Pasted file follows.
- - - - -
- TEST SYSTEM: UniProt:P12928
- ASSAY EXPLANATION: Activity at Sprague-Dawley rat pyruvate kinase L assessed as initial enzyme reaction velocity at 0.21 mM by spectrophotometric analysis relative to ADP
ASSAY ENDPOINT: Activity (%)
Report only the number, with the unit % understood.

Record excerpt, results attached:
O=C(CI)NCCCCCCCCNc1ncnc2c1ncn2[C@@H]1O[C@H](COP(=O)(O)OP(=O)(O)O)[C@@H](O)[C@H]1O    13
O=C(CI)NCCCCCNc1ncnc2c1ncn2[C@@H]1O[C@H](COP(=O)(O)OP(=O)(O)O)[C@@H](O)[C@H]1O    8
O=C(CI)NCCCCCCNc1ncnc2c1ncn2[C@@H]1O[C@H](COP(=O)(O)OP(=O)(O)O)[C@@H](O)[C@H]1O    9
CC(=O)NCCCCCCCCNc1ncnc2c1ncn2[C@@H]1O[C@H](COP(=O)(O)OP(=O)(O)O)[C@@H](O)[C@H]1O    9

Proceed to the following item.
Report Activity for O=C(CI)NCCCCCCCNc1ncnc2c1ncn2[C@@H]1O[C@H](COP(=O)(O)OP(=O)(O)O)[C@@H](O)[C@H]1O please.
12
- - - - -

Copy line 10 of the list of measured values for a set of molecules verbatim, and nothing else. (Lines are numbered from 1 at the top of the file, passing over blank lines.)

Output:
Proceed to the following item.